The future king, Prince Charles did not take kindly to being asked to improve his image, a tell-all biography reveals.
Prince Charles was one of the most handsome men in the UK before and even after his marriage with Diana Spencer.
One of Britain’s best and biggest style icons – and the future King of England, Prince Charles, is one of the most flamboyant royals around. Prince Charles has matched Edward VIII’s actions in many ways – as an industrious, concerned and vivacious Prince of Wales. Nonetheless, Prince Charles has discarded the other more colourful traits for which Edward is remembered for.
In such topics as dress, smoking, drinking, late-night in clubs and casinos, the Prince of Wales had studiously modelled himself into a complete contrast of Edward VIII. Royal expert and biographer Anthony Holden explained: “Style these days is an overburdened word which pinpoints the quality of Edward VIII that Prince Charles conspicuously lacks. “’If people think I am square, then I am happy to be thought square,’ Prince Charles once said.
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In Anthony Holden’s biography, “Charles, Prince of Wales”, the writer shares how, when Charles was in Australia, he was asked on whether he thought on improving his image “as if I was some sort of washing powder, probably with unique whitener”. He said: “I dare say that I could enhance it by growing my hair to a more fashionable length, being seen at the Playboy Club and squeezing myself into excruciatingly tight clothes. But I intend to go on being myself to the best of my ability.”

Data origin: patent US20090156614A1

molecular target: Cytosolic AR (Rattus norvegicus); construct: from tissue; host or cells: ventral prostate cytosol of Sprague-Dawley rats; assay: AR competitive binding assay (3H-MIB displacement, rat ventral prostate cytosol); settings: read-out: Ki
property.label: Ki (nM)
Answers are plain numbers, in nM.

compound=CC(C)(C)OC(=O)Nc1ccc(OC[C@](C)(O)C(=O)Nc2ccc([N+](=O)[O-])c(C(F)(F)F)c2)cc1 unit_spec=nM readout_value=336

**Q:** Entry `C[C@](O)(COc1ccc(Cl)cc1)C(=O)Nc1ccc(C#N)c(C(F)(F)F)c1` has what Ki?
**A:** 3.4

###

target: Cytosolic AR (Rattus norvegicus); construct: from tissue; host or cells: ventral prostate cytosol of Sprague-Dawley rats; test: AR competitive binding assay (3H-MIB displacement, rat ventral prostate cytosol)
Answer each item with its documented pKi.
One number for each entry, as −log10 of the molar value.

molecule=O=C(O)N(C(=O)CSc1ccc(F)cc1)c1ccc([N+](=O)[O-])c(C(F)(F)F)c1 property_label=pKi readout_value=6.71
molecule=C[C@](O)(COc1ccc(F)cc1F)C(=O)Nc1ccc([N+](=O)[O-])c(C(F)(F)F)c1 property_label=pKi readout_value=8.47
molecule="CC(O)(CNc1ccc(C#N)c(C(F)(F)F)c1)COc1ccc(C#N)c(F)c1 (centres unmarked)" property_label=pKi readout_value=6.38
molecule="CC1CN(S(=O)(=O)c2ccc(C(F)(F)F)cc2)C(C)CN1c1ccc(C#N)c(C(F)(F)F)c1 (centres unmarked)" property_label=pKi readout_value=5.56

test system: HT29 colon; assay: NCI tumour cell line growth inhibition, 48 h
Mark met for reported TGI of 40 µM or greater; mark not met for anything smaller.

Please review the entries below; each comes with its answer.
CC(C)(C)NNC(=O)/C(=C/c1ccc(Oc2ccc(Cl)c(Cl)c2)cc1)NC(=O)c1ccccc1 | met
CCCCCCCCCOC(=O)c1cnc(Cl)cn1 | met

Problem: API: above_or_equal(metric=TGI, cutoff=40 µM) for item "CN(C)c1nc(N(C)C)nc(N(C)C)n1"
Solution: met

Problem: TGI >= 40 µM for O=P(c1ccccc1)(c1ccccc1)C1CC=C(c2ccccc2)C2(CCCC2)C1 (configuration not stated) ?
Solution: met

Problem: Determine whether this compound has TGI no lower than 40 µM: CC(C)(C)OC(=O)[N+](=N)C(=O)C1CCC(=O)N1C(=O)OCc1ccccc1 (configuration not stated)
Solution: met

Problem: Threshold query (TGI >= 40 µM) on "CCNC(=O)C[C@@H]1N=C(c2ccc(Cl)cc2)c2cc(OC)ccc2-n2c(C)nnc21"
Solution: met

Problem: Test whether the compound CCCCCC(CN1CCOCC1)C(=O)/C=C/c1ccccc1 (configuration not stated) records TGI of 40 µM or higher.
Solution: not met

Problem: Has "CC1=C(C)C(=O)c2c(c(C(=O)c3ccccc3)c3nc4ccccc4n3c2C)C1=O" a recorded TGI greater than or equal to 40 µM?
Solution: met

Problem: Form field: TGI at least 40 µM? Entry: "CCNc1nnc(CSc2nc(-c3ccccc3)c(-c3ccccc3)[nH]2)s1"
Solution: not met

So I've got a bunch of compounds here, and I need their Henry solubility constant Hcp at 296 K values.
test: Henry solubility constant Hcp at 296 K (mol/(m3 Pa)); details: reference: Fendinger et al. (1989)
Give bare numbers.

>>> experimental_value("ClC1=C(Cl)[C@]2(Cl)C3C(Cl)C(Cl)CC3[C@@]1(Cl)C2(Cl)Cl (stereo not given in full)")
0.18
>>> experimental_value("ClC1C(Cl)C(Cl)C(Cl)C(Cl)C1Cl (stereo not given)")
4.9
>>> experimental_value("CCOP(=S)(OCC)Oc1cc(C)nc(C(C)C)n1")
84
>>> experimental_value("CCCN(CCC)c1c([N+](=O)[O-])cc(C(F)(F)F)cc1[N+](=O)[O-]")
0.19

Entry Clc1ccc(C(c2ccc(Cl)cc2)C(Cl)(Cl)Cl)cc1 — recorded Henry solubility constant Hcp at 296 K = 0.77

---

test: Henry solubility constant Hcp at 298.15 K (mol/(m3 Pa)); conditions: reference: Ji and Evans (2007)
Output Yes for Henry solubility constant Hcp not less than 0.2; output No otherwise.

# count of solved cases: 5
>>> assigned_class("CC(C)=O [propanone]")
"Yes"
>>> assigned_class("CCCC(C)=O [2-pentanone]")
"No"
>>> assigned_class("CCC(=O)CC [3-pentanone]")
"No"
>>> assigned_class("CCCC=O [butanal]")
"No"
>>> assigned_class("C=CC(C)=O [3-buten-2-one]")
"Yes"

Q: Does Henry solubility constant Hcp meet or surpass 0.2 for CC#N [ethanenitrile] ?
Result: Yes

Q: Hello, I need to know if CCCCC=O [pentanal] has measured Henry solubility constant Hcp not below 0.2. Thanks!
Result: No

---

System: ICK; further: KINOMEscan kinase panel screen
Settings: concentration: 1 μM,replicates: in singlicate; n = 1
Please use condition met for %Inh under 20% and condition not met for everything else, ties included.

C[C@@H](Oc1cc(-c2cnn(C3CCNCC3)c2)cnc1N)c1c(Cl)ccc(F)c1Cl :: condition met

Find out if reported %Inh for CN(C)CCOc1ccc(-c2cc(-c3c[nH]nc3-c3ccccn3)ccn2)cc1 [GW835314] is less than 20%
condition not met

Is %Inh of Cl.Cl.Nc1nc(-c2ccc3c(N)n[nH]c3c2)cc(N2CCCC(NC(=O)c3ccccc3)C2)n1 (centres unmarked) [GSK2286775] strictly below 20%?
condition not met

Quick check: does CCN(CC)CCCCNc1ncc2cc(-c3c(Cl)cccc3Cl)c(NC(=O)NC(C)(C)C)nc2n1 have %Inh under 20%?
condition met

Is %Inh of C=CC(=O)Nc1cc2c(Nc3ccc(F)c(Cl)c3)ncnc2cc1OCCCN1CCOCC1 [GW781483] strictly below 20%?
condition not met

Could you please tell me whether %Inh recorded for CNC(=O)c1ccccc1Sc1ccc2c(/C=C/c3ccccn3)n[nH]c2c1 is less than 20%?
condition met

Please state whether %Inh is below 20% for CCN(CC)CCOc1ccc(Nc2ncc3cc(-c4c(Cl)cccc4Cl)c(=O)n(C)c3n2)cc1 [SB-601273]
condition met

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The book, issued in 1979, exhibits that Charles claims his “views may be old-fashioned and out of date, but that doesn’t worry me”. Charles stated: “Fashion, by its very definition, is transitory. Human nature being what it is, what was old-fashioned at length becomes in fashion, and thus the whole process continues”. Princes of Wales have tended to be leaders of sartorial fashion.
Edward VIII, champion of the dinner jacket and the grey topper, patron of side-creased trousers and the Tyrollean hat, experienced a perpetual flow of advice and guidance on this particular subject from his parents. Mr Holden claims Prince Albert despaired of his son, saying: “Unfortunately he holds no interest in anything but clothes, and again clothes.”
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Queen Victoria took a more radical view, noting: “Dress is a trivial matter, but it gives also the outward sign from which people, in general, can and often judge upon the spiritual state of mind and feeling of a person.”
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